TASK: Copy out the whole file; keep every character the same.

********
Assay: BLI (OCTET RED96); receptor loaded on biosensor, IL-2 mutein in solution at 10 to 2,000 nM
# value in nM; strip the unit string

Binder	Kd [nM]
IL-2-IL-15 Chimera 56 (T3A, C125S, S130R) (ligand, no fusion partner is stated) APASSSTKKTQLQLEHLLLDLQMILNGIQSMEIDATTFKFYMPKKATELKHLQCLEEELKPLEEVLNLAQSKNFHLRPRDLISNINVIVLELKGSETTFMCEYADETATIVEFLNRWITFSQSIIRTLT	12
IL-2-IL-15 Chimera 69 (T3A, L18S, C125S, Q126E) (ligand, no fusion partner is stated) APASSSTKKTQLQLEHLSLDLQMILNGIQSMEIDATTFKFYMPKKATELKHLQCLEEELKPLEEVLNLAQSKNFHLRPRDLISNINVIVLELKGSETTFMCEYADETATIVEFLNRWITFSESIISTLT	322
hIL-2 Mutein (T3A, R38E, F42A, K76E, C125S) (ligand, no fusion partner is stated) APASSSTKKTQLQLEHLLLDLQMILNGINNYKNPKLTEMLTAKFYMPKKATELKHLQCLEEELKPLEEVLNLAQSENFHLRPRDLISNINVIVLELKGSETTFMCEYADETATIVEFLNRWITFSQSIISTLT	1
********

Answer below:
Assay: BLI (OCTET RED96); receptor loaded on biosensor, IL-2 mutein in solution at 10 to 2,000 nM
# value in nM; strip the unit string

Binder	Kd [nM]
IL-2-IL-15 Chimera 56 (T3A, C125S, S130R) (ligand, no fusion partner is stated) APASSSTKKTQLQLEHLLLDLQMILNGIQSMEIDATTFKFYMPKKATELKHLQCLEEELKPLEEVLNLAQSKNFHLRPRDLISNINVIVLELKGSETTFMCEYADETATIVEFLNRWITFSQSIIRTLT	12
IL-2-IL-15 Chimera 69 (T3A, L18S, C125S, Q126E) (ligand, no fusion partner is stated) APASSSTKKTQLQLEHLSLDLQMILNGIQSMEIDATTFKFYMPKKATELKHLQCLEEELKPLEEVLNLAQSKNFHLRPRDLISNINVIVLELKGSETTFMCEYADETATIVEFLNRWITFSESIISTLT	322
hIL-2 Mutein (T3A, R38E, F42A, K76E, C125S) (ligand, no fusion partner is stated) APASSSTKKTQLQLEHLLLDLQMILNGINNYKNPKLTEMLTAKFYMPKKATELKHLQCLEEELKPLEEVLNLAQSENFHLRPRDLISNINVIVLELKGSETTFMCEYADETATIVEFLNRWITFSQSIISTLT	1